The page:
The Sikh Coalition, which works to protect the constitutional right to practice faith, is calling on the Jefferson County District Attorney's Office to press hate crime charges after Lakhwant Singh, …
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The Sikh Coalition, which works to protect the constitutional right to practice faith, is calling on the Jefferson County District Attorney's Office to press hate crime charges after Lakhwant Singh, a Lakewood liquor store owner, was attacked by a man charged with striking him with his car.
An affidavit from the Jefferson County District Attorney’s Office alleges that Eric Breemen, a 36-year-old Denver resident, struck Singh, who owns Two Angels Liquors, with a black sedan on April 29.
Breemen was charged with six felonies, including attempted murder, first-degree assault for extreme indifference, first-degree assault for causing serious bodily injury, leaving a scene involving serious bodily injury, vehicular assault and violating bail bond conditions.
When asked if the DA's Office is considering hate crime charges for Breemen, Pam Russell, a spokesperson for the office, said the investigation in the case is ongoing.
Amrith Kaur, Sikh Coalition legal director, said Breemen told Singh to go back to his country before the incident occurred and accused him of being from the Middle East.
When discussing the alleged incident, Singh's son, Onkar Singh, told Colorado Community Media that a man walked inside Two Angels Liquors, cursed loudly, and then went to the counter of the liquor store and started breaking everything he saw.
Singh's wife spoke to Singh in Punjabi, his native language, when the man was at the store's counter, Kaur said. The man then started screaming at the couple, telling them they don't belong in the country, according to Kaur.
After leaving the store's counter, the man went to his vehicle, and Singh went to take a photo of the man's license plate to report him to the police, Onkar said, who watched a video of the incident.
The man then drove his vehicle into Singh and ran him over, according to Onkar.
Breemen told police he was followed by the Two Angels Liquors owner who “looked like an older Arab,” according to the arrest affidavit.
“There is a pattern in the way (the assailant) treated (Singh) and his wife and the way (the man) decided it's up to him to decide whether (Singh) belongs in this country and the way (the man) attacked him so brutally. I think all of us as a society need to stop, pause and reflect — it's 2020 and this action is happening,” Kaur said.
“And in addition to that, we're talking about an individual who thinks it's OK to ram his vehicle into someone. We think it's important to recognize vehicle ramming isn't an isolated thing when we're talking about individuals in general who want to hurt people who have been othered,” Kaur added.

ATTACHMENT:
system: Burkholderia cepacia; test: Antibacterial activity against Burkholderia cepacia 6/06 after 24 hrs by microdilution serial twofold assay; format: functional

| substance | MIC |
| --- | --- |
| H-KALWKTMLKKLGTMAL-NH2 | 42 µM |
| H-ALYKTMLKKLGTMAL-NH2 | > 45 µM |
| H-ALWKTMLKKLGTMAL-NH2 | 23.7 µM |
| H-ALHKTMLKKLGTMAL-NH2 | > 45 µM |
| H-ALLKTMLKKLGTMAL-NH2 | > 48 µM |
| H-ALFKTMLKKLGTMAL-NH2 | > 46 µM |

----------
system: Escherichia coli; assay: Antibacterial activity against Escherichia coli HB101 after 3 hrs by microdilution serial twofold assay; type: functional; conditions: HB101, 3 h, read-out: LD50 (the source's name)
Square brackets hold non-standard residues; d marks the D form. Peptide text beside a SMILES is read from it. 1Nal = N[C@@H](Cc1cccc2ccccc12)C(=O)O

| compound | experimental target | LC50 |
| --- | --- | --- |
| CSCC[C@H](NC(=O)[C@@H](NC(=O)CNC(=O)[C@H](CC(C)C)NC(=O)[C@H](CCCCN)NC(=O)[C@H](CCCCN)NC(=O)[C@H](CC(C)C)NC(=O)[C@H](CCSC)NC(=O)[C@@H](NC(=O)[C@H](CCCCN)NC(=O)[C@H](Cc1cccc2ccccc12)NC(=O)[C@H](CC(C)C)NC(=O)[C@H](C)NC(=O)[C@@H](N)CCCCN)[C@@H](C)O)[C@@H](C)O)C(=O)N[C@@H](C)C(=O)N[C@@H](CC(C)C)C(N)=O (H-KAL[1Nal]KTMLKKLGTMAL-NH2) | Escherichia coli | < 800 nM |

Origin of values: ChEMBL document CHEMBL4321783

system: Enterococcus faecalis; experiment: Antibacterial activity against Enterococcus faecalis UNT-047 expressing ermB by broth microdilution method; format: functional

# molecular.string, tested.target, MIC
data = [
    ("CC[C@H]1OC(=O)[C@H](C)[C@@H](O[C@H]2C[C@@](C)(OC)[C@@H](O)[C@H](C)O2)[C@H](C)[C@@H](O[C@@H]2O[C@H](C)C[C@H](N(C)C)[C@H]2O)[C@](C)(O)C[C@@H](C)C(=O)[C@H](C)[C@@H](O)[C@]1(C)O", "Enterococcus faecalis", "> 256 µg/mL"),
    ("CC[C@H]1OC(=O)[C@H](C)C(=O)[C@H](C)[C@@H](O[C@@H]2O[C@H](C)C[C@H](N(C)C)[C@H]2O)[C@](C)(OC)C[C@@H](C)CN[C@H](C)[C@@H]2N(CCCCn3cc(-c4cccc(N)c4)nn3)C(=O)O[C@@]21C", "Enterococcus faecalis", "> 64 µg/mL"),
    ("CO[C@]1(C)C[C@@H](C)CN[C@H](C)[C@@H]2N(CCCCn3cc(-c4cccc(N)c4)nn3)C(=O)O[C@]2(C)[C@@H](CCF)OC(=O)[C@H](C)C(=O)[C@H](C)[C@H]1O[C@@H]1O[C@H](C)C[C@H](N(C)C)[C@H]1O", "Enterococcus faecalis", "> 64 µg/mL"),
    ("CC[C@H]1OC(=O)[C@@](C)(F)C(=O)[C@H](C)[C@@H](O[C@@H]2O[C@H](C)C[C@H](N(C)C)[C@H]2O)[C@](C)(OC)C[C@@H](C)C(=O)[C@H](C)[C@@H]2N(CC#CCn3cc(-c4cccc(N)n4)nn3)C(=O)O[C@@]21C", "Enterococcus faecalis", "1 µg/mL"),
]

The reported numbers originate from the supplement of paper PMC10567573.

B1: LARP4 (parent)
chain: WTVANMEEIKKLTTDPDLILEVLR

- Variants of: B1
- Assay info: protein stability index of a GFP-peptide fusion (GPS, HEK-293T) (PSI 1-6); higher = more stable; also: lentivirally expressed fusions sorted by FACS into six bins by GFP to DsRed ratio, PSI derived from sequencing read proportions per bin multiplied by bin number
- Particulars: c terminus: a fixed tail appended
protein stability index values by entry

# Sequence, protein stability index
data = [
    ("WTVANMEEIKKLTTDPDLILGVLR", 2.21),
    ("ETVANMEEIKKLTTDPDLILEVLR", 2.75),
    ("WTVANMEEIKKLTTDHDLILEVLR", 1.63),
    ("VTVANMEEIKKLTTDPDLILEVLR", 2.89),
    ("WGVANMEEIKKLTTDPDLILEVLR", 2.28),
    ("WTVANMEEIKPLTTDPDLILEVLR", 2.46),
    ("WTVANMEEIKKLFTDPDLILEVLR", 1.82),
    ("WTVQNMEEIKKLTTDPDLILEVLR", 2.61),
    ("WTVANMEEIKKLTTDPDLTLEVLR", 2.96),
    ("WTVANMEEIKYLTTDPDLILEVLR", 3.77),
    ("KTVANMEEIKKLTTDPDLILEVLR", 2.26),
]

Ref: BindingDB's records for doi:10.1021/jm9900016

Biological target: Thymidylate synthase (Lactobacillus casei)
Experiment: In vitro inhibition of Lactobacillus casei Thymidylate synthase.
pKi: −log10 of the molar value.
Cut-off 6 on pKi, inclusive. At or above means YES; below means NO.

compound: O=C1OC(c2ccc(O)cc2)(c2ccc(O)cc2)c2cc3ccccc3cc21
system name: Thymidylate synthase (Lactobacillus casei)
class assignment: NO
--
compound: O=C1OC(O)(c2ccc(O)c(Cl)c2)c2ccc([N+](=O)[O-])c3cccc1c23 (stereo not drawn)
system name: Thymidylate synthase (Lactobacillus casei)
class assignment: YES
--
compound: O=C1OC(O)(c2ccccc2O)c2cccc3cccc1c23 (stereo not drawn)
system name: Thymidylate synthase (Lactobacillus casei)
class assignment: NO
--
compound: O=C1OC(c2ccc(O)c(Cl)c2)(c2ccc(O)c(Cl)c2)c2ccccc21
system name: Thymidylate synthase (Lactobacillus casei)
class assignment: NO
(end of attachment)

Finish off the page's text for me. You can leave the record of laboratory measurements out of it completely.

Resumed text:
Singh suffered from a broken left arm, broken ribs, internal bleeding, a possible clavicle fracture and a spinal fracture, Onkar said. He is hopeful to return home from a rehabilitation facility in early July.
Kaur said Singh participated in a videocall with an assistant First Judicial District attorney and a Jefferson County investigator to discuss his side of the incident.
“No one deserves to be targeted because of who they are, and I hope that sharing my story sheds further light on the hatred and bigotry faced by Sikhs and others across the country. Colorado is my home, and I urge the authorities in charge of my attacker's case to demonstrate, through action, that crimes rooted in hate will not be tolerated,” Singh said in a statement.
According to the Sikh Coalition, there are more than 25 million Sikhs worldwide — most of whom live in Punjab, India. CNN described Sikhism as a monotheistic faith that believes in equality and service to others.
The FBI defines a hate crime as a traditional offense such as murder, arson or vandalism with an added element of bias.
Alexis King, a Democratic candidate for First Judicial District attorney, released a statement supporting the idea of filing hate crime charges against Breemen.
Breemen is scheduled to appear in court for a preliminary hearing on July 24.
“A hate crime doesn't just impact an individual — it impacts the entire community. It has been nearly two months for this case, and (the Jefferson County District Attorney's Office) has yet to guarantee hate crime charges are forthcoming,” said Nikki Singh, policy and advocacy manager for the Sikh Coalition. “It's not something that just the Sikh community in Colorado is monitoring. The Sikh community at large is.”
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